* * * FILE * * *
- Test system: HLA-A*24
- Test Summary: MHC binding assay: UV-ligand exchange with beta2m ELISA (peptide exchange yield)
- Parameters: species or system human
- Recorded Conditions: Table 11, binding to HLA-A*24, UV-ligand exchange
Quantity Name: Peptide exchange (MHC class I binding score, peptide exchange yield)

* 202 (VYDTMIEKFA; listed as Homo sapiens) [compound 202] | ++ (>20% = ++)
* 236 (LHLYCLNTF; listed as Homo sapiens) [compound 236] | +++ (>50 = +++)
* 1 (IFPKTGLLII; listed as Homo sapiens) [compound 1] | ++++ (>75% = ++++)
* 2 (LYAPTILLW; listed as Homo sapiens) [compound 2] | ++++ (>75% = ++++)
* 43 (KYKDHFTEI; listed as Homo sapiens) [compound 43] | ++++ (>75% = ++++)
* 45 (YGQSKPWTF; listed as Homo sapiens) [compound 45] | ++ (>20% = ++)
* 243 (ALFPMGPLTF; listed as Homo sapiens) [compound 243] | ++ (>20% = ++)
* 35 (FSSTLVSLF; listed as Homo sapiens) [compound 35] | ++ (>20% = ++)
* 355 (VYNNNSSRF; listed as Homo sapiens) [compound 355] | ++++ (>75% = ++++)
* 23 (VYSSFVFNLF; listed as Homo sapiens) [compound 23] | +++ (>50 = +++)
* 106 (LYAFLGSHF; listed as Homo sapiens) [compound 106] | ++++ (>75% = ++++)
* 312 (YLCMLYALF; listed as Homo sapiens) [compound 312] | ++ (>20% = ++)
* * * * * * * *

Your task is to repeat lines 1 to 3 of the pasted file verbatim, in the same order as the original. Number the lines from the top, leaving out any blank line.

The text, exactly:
- Test system: HLA-A*24
- Test Summary: MHC binding assay: UV-ligand exchange with beta2m ELISA (peptide exchange yield)
- Parameters: species or system human